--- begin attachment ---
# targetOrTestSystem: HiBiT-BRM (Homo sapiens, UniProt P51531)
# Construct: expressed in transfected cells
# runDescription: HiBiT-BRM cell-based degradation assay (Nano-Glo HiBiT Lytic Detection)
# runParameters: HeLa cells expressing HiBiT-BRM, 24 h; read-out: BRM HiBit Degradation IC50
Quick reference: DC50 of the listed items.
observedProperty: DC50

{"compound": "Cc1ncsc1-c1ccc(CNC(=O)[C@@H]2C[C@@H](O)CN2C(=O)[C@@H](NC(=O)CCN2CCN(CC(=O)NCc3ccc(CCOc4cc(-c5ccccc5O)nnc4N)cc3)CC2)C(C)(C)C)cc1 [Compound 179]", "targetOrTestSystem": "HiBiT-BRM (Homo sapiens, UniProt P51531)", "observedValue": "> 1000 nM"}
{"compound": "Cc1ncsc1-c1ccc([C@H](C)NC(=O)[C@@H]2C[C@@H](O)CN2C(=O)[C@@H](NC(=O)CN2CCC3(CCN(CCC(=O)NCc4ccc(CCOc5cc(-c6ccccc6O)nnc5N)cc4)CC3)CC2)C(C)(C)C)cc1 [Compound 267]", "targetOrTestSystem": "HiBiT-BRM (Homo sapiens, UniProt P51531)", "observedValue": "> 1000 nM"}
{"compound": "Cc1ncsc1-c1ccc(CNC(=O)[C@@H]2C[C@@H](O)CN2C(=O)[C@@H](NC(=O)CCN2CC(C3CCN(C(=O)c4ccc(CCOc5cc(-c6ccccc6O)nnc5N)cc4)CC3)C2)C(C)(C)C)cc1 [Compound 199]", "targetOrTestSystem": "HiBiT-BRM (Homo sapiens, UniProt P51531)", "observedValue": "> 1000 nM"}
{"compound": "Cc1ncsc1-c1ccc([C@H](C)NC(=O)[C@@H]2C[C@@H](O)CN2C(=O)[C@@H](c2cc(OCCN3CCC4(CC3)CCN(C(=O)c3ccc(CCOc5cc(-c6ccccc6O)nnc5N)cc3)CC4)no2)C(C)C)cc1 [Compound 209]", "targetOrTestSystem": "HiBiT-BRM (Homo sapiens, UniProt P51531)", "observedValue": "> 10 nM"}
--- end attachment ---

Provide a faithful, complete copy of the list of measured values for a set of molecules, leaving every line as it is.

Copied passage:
# targetOrTestSystem: HiBiT-BRM (Homo sapiens, UniProt P51531)
# Construct: expressed in transfected cells
# runDescription: HiBiT-BRM cell-based degradation assay (Nano-Glo HiBiT Lytic Detection)
# runParameters: HeLa cells expressing HiBiT-BRM, 24 h; read-out: BRM HiBit Degradation IC50
Quick reference: DC50 of the listed items.
observedProperty: DC50

{"compound": "Cc1ncsc1-c1ccc(CNC(=O)[C@@H]2C[C@@H](O)CN2C(=O)[C@@H](NC(=O)CCN2CCN(CC(=O)NCc3ccc(CCOc4cc(-c5ccccc5O)nnc4N)cc3)CC2)C(C)(C)C)cc1 [Compound 179]", "targetOrTestSystem": "HiBiT-BRM (Homo sapiens, UniProt P51531)", "observedValue": "> 1000 nM"}
{"compound": "Cc1ncsc1-c1ccc([C@H](C)NC(=O)[C@@H]2C[C@@H](O)CN2C(=O)[C@@H](NC(=O)CN2CCC3(CCN(CCC(=O)NCc4ccc(CCOc5cc(-c6ccccc6O)nnc5N)cc4)CC3)CC2)C(C)(C)C)cc1 [Compound 267]", "targetOrTestSystem": "HiBiT-BRM (Homo sapiens, UniProt P51531)", "observedValue": "> 1000 nM"}
{"compound": "Cc1ncsc1-c1ccc(CNC(=O)[C@@H]2C[C@@H](O)CN2C(=O)[C@@H](NC(=O)CCN2CC(C3CCN(C(=O)c4ccc(CCOc5cc(-c6ccccc6O)nnc5N)cc4)CC3)C2)C(C)(C)C)cc1 [Compound 199]", "targetOrTestSystem": "HiBiT-BRM (Homo sapiens, UniProt P51531)", "observedValue": "> 1000 nM"}
{"compound": "Cc1ncsc1-c1ccc([C@H](C)NC(=O)[C@@H]2C[C@@H](O)CN2C(=O)[C@@H](c2cc(OCCN3CCC4(CC3)CCN(C(=O)c3ccc(CCOc5cc(-c6ccccc6O)nnc5N)cc3)CC4)no2)C(C)C)cc1 [Compound 209]", "targetOrTestSystem": "HiBiT-BRM (Homo sapiens, UniProt P51531)", "observedValue": "> 10 nM"}